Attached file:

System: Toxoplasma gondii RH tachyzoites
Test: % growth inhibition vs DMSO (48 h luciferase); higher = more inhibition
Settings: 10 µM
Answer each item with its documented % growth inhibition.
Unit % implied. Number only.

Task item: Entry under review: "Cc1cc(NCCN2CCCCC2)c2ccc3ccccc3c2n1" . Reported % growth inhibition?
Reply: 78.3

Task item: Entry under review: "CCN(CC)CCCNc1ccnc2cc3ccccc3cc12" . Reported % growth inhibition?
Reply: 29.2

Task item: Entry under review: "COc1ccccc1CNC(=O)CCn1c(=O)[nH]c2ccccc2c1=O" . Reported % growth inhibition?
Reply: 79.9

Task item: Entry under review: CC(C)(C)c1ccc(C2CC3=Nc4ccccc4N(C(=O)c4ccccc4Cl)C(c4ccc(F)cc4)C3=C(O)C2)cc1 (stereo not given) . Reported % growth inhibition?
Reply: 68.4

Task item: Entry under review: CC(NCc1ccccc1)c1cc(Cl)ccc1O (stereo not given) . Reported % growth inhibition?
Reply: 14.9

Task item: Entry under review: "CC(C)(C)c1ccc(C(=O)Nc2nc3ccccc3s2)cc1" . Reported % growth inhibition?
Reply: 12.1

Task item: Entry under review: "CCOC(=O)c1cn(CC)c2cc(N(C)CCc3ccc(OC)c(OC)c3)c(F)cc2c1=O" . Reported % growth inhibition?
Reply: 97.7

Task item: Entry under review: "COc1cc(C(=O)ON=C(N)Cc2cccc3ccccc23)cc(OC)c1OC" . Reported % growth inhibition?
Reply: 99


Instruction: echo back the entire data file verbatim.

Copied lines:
System: Toxoplasma gondii RH tachyzoites
Test: % growth inhibition vs DMSO (48 h luciferase); higher = more inhibition
Settings: 10 µM
Answer each item with its documented % growth inhibition.
Unit % implied. Number only.

Task item: Entry under review: "Cc1cc(NCCN2CCCCC2)c2ccc3ccccc3c2n1" . Reported % growth inhibition?
Reply: 78.3

Task item: Entry under review: "CCN(CC)CCCNc1ccnc2cc3ccccc3cc12" . Reported % growth inhibition?
Reply: 29.2

Task item: Entry under review: "COc1ccccc1CNC(=O)CCn1c(=O)[nH]c2ccccc2c1=O" . Reported % growth inhibition?
Reply: 79.9

Task item: Entry under review: CC(C)(C)c1ccc(C2CC3=Nc4ccccc4N(C(=O)c4ccccc4Cl)C(c4ccc(F)cc4)C3=C(O)C2)cc1 (stereo not given) . Reported % growth inhibition?
Reply: 68.4

Task item: Entry under review: CC(NCc1ccccc1)c1cc(Cl)ccc1O (stereo not given) . Reported % growth inhibition?
Reply: 14.9

Task item: Entry under review: "CC(C)(C)c1ccc(C(=O)Nc2nc3ccccc3s2)cc1" . Reported % growth inhibition?
Reply: 12.1

Task item: Entry under review: "CCOC(=O)c1cn(CC)c2cc(N(C)CCc3ccc(OC)c(OC)c3)c(F)cc2c1=O" . Reported % growth inhibition?
Reply: 97.7

Task item: Entry under review: "COc1cc(C(=O)ON=C(N)Cc2cccc3ccccc23)cc(OC)c1OC" . Reported % growth inhibition?
Reply: 99